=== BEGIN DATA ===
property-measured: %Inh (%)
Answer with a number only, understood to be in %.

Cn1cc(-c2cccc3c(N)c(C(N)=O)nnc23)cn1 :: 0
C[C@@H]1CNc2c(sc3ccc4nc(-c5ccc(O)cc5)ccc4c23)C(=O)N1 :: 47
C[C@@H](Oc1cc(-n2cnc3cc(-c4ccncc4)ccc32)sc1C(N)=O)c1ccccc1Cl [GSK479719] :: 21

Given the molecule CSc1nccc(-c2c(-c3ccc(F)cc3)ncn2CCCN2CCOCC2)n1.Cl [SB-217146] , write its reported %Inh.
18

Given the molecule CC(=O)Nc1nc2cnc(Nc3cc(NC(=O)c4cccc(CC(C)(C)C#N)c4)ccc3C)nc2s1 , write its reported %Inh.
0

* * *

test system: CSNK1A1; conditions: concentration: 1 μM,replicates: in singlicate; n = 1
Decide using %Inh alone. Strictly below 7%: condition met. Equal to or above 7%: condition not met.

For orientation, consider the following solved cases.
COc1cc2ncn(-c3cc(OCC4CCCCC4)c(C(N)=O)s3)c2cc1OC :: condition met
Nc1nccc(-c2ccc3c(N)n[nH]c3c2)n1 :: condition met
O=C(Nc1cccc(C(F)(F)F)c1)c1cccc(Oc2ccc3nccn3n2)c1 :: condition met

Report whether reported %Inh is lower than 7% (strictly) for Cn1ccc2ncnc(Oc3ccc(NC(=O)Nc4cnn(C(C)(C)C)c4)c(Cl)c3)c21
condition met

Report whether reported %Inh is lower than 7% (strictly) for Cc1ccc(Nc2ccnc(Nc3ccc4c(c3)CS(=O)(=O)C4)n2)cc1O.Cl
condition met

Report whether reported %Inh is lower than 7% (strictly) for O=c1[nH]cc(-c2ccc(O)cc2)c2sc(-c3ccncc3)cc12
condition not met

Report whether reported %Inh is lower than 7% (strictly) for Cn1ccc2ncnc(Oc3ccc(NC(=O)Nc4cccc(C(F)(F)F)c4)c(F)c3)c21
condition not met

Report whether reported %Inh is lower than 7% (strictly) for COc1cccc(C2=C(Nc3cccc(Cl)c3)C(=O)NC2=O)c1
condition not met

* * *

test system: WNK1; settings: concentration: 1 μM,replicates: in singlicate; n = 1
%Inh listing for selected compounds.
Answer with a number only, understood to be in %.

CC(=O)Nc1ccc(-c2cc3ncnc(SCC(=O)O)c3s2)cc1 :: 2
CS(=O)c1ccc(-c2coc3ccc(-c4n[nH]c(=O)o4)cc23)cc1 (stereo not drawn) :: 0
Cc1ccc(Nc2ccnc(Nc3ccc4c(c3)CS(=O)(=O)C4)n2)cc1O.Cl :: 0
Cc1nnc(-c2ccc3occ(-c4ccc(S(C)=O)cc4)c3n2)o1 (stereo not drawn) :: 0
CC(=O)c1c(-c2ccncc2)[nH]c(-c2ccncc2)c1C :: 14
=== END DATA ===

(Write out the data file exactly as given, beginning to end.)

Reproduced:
property-measured: %Inh (%)
Answer with a number only, understood to be in %.

Cn1cc(-c2cccc3c(N)c(C(N)=O)nnc23)cn1 :: 0
C[C@@H]1CNc2c(sc3ccc4nc(-c5ccc(O)cc5)ccc4c23)C(=O)N1 :: 47
C[C@@H](Oc1cc(-n2cnc3cc(-c4ccncc4)ccc32)sc1C(N)=O)c1ccccc1Cl [GSK479719] :: 21

Given the molecule CSc1nccc(-c2c(-c3ccc(F)cc3)ncn2CCCN2CCOCC2)n1.Cl [SB-217146] , write its reported %Inh.
18

Given the molecule CC(=O)Nc1nc2cnc(Nc3cc(NC(=O)c4cccc(CC(C)(C)C#N)c4)ccc3C)nc2s1 , write its reported %Inh.
0

* * *

test system: CSNK1A1; conditions: concentration: 1 μM,replicates: in singlicate; n = 1
Decide using %Inh alone. Strictly below 7%: condition met. Equal to or above 7%: condition not met.

For orientation, consider the following solved cases.
COc1cc2ncn(-c3cc(OCC4CCCCC4)c(C(N)=O)s3)c2cc1OC :: condition met
Nc1nccc(-c2ccc3c(N)n[nH]c3c2)n1 :: condition met
O=C(Nc1cccc(C(F)(F)F)c1)c1cccc(Oc2ccc3nccn3n2)c1 :: condition met

Report whether reported %Inh is lower than 7% (strictly) for Cn1ccc2ncnc(Oc3ccc(NC(=O)Nc4cnn(C(C)(C)C)c4)c(Cl)c3)c21
condition met

Report whether reported %Inh is lower than 7% (strictly) for Cc1ccc(Nc2ccnc(Nc3ccc4c(c3)CS(=O)(=O)C4)n2)cc1O.Cl
condition met

Report whether reported %Inh is lower than 7% (strictly) for O=c1[nH]cc(-c2ccc(O)cc2)c2sc(-c3ccncc3)cc12
condition not met

Report whether reported %Inh is lower than 7% (strictly) for Cn1ccc2ncnc(Oc3ccc(NC(=O)Nc4cccc(C(F)(F)F)c4)c(F)c3)c21
condition not met

Report whether reported %Inh is lower than 7% (strictly) for COc1cccc(C2=C(Nc3cccc(Cl)c3)C(=O)NC2=O)c1
condition not met

* * *

test system: WNK1; settings: concentration: 1 μM,replicates: in singlicate; n = 1
%Inh listing for selected compounds.
Answer with a number only, understood to be in %.

CC(=O)Nc1ccc(-c2cc3ncnc(SCC(=O)O)c3s2)cc1 :: 2
CS(=O)c1ccc(-c2coc3ccc(-c4n[nH]c(=O)o4)cc23)cc1 (stereo not drawn) :: 0
Cc1ccc(Nc2ccnc(Nc3ccc4c(c3)CS(=O)(=O)C4)n2)cc1O.Cl :: 0
Cc1nnc(-c2ccc3occ(-c4ccc(S(C)=O)cc4)c3n2)o1 (stereo not drawn) :: 0
CC(=O)c1c(-c2ccncc2)[nH]c(-c2ccncc2)c1C :: 14